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FBI makes threats to U.S. food supply a bigger priority

2 min read

Restaurant and Foodservice

The FBI is taking a bigger interest in U.S. food safety, focusing specifically on intentional contamination and spending more resources on tracking incidents, FBI Supervisory Special Agent Thomas Rosato said during a briefing held by the University of Minnesota’s National Center for Food Protection and Defense.

While the FDA and other agencies focus on incidents of foodborne illnesses from produce or other products,  the FBI steps in when when a person or organization tampers with the food supply, for reasons ranging from terrorism to economic motives.

“It starts with an understanding that we are in a fight,” Rosato said. “There are people who would try to harm and terrorize through the food system.”

The FBI has a food defense mission and can assign thousands of agents for a “surge” in the event of a major threat to the food supply.  A response would be national and yet also run out of FBI field offices, using the agency’s Joint Terrorism Task Forces, Hazardous Evidence Response Teams and agents specializing in intelligence analysis.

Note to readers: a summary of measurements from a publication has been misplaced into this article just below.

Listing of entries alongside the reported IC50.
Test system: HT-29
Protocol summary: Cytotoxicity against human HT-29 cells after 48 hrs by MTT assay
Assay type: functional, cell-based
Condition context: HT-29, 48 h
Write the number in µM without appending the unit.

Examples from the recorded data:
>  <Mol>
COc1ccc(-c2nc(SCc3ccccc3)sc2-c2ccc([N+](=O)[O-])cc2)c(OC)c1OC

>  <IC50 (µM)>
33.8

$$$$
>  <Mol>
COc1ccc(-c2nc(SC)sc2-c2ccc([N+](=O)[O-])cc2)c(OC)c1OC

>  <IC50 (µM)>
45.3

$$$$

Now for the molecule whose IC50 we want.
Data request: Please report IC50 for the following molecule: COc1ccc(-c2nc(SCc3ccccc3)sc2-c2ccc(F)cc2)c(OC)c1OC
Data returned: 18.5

“We get the fact that because of its systemic nature, our food supply would be a very effective dispersal device for weapons of mass destruction,” Rosato said, while adding he was not able to discuss any specific threats or investigations.

Still, the FBI needs help with these types of investigations from the FDA, USDA, CDC, and other agencies and industries that know more about matters of health and science. FBI has the expertise in the investigatory process, Rosato said.

Part of that expertise involves doing what the FBI calls a threat credibility evaluation. Rosato said this is “a bit of common sense applied at a grand scale” to determine what level of threat exists and guide recommendations for action at the local, state and federal level.

The FBI plans to increase the ability of its agents to investigate threats to the food supply, and Rosato said since 9/11 the agency has put a growing emphasis on prevention.

That means better use of InfraGard , a non-profit, private-public partnership between the FBI and business community set up for information sharing. Rosato said the agency knows it needs to better use InfraGard as a resource for pulling the agriculture sector into investigations.

The FBI also is training its agents on how food manufacturing is done so they will be more familiar with the industry.